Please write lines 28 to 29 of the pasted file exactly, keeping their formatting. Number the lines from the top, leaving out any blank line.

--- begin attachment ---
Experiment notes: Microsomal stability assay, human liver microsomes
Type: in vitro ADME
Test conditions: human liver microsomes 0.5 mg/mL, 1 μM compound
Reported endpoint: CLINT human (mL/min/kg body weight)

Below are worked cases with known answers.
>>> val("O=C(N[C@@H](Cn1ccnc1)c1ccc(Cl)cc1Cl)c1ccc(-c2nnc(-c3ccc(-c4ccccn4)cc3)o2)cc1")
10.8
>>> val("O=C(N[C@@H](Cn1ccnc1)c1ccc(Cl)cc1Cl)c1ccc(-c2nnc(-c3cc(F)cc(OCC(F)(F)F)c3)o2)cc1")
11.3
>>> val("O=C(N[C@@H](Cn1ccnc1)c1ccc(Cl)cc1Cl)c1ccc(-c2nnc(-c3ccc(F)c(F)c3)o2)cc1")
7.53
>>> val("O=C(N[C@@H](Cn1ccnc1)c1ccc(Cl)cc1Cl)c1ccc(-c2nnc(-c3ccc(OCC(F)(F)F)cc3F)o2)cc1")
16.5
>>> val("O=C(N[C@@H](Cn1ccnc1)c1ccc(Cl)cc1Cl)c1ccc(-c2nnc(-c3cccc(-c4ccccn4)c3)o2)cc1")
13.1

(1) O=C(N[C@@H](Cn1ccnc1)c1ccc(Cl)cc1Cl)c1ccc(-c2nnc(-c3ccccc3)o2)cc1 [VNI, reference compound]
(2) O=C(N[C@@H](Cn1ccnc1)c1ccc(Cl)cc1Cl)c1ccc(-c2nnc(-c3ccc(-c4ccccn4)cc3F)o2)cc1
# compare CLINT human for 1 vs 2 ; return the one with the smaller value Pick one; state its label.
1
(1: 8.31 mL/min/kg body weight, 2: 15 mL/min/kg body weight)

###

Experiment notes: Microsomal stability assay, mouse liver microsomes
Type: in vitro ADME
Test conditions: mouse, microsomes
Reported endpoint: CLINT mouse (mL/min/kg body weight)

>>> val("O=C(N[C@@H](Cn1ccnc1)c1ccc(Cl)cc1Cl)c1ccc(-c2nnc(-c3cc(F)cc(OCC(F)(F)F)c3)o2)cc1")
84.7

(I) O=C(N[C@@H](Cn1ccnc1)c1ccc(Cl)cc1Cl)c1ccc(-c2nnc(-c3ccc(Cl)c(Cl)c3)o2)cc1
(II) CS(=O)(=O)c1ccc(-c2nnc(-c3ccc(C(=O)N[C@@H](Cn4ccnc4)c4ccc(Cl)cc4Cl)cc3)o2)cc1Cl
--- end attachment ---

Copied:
(I) O=C(N[C@@H](Cn1ccnc1)c1ccc(Cl)cc1Cl)c1ccc(-c2nnc(-c3ccc(Cl)c(Cl)c3)o2)cc1
(II) CS(=O)(=O)c1ccc(-c2nnc(-c3ccc(C(=O)N[C@@H](Cn4ccnc4)c4ccc(Cl)cc4Cl)cc3)o2)cc1Cl